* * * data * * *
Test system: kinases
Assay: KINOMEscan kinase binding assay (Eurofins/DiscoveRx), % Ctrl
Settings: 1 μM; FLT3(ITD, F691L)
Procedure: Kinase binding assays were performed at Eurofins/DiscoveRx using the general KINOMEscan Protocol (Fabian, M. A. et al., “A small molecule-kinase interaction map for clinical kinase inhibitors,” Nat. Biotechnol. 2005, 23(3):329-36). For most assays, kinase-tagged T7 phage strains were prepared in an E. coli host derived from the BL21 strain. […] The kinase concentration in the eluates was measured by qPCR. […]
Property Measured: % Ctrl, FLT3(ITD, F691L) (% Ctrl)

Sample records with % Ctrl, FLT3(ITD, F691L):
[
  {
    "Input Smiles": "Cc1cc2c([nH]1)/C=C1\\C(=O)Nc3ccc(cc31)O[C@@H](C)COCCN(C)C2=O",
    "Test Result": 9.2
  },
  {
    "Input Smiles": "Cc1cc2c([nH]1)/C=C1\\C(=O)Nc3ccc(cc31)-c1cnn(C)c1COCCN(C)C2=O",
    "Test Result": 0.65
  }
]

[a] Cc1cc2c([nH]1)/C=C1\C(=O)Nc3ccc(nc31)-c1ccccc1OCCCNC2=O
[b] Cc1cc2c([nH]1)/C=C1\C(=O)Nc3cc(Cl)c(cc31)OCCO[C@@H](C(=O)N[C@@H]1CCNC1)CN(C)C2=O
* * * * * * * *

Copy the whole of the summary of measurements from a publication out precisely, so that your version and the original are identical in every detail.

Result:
Test system: kinases
Assay: KINOMEscan kinase binding assay (Eurofins/DiscoveRx), % Ctrl
Settings: 1 μM; FLT3(ITD, F691L)
Procedure: Kinase binding assays were performed at Eurofins/DiscoveRx using the general KINOMEscan Protocol (Fabian, M. A. et al., “A small molecule-kinase interaction map for clinical kinase inhibitors,” Nat. Biotechnol. 2005, 23(3):329-36). For most assays, kinase-tagged T7 phage strains were prepared in an E. coli host derived from the BL21 strain. […] The kinase concentration in the eluates was measured by qPCR. […]
Property Measured: % Ctrl, FLT3(ITD, F691L) (% Ctrl)

Sample records with % Ctrl, FLT3(ITD, F691L):
[
  {
    "Input Smiles": "Cc1cc2c([nH]1)/C=C1\\C(=O)Nc3ccc(cc31)O[C@@H](C)COCCN(C)C2=O",
    "Test Result": 9.2
  },
  {
    "Input Smiles": "Cc1cc2c([nH]1)/C=C1\\C(=O)Nc3ccc(cc31)-c1cnn(C)c1COCCN(C)C2=O",
    "Test Result": 0.65
  }
]

[a] Cc1cc2c([nH]1)/C=C1\C(=O)Nc3ccc(nc31)-c1ccccc1OCCCNC2=O
[b] Cc1cc2c([nH]1)/C=C1\C(=O)Nc3cc(Cl)c(cc31)OCCO[C@@H](C(=O)N[C@@H]1CCNC1)CN(C)C2=O